Tessa Morris-Suzuki on Japanese Immigration to North Korea

Reputed Japanese Studies scholar Tessa Morris-Suzuki has posted a video blog at myspace.com that introduces her Japan Focus article on the penomenon of Japanese immigration to, of all places, North Korea:

Between 1959 and 1984, these few were among the 93,340 people who migrated from Japan to North Korea in search of a new and better life. There were several particularly ironic features of this migration. First, it took place precisely at the time of Japan’s “economic miracle”. Secondly, although it was described as a “repatriation”, almost all those who “returned” to North Korea originally came from the south of the Korean peninsula, and many had been born and lived all their lives in Japan. Third, the glowing images of life which tempted them to Kim Il Sung’s “worker’s paradise” came, not just from the North Korean propaganda machine but from the Japanese mainstream media, supported and encouraged by politicians including key members of Japan’s ruling Liberal Democratic Party.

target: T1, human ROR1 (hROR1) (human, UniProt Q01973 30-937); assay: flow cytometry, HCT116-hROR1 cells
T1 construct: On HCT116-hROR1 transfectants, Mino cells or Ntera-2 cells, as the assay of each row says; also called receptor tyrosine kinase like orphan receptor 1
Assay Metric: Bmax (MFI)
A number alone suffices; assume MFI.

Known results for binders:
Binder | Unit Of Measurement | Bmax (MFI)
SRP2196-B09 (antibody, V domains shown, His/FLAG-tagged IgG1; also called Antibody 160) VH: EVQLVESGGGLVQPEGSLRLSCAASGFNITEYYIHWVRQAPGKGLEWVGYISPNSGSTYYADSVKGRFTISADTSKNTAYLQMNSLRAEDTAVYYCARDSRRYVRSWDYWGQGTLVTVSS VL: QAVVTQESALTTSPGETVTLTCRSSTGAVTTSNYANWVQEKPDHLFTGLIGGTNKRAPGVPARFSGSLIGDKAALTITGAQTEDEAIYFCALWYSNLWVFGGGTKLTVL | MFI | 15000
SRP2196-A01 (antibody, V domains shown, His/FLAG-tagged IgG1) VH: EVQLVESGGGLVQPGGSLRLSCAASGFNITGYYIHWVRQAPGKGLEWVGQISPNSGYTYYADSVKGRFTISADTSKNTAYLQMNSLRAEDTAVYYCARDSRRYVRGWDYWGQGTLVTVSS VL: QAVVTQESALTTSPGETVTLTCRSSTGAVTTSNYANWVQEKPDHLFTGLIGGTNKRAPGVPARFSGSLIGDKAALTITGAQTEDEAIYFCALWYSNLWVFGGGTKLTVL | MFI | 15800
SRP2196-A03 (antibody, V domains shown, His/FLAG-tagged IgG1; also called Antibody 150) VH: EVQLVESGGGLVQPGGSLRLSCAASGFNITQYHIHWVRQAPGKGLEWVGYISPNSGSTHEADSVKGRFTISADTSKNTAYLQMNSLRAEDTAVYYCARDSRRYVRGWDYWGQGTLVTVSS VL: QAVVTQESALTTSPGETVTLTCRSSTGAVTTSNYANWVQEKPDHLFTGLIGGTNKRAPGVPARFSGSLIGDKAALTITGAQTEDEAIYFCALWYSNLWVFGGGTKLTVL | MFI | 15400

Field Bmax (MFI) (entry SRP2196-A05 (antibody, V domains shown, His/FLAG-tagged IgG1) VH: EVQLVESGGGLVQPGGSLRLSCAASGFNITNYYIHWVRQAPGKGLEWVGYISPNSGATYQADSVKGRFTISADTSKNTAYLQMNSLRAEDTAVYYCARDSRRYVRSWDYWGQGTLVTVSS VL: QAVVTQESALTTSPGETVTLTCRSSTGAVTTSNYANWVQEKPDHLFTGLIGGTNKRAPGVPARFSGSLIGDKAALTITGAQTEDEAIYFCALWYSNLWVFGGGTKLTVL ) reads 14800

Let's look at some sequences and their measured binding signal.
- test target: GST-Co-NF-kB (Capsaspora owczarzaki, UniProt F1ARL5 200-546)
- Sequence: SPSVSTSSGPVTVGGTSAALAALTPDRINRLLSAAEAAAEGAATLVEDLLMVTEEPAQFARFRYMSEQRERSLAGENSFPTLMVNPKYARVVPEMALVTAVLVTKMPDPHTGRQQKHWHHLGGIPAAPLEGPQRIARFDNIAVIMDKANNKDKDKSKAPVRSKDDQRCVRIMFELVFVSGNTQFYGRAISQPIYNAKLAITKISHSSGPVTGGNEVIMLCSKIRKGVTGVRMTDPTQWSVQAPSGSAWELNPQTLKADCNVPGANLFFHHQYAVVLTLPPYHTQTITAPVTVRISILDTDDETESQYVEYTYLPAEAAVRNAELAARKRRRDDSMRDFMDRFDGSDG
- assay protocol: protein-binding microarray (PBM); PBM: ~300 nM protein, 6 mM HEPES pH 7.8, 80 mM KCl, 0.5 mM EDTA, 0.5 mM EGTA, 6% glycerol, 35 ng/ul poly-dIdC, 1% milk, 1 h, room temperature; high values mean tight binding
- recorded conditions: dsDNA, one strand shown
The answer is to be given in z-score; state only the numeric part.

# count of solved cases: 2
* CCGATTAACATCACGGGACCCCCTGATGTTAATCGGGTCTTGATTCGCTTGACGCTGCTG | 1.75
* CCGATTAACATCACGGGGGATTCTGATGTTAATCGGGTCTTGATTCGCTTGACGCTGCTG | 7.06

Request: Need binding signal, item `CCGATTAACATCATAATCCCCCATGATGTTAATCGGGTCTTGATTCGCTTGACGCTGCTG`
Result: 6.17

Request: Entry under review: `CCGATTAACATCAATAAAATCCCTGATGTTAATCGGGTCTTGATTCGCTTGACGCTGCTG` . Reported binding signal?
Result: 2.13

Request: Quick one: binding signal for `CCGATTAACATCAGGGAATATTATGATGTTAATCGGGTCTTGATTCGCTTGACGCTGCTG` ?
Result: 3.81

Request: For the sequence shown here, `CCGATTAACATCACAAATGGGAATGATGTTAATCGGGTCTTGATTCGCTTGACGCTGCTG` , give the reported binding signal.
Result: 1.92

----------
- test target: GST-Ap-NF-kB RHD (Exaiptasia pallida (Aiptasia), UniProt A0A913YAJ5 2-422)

While the article itself is very interesting, I’m also pretty intrigued by a scholar from my field using new technology to promote her work. I know of few other Japanologists who even write a blog, let alone a vlog.

via I, Shingen

1 Response to “Tessa Morris-Suzuki on Japanese Immigration to North Korea”


  1. 1 nagaijin September 5, 2007 at 12:29 am

    Good for Ms. Morris-Suzuki. She’s done some solid research and now she’s getting the message out.

    “I know of few other Japanologists who even write a blog, let alone a vlog.” You’re telling me. Not only do they not write blogs, but many are openly contemptuous of those who do, as if “real” research only appears in little-read academic journals.


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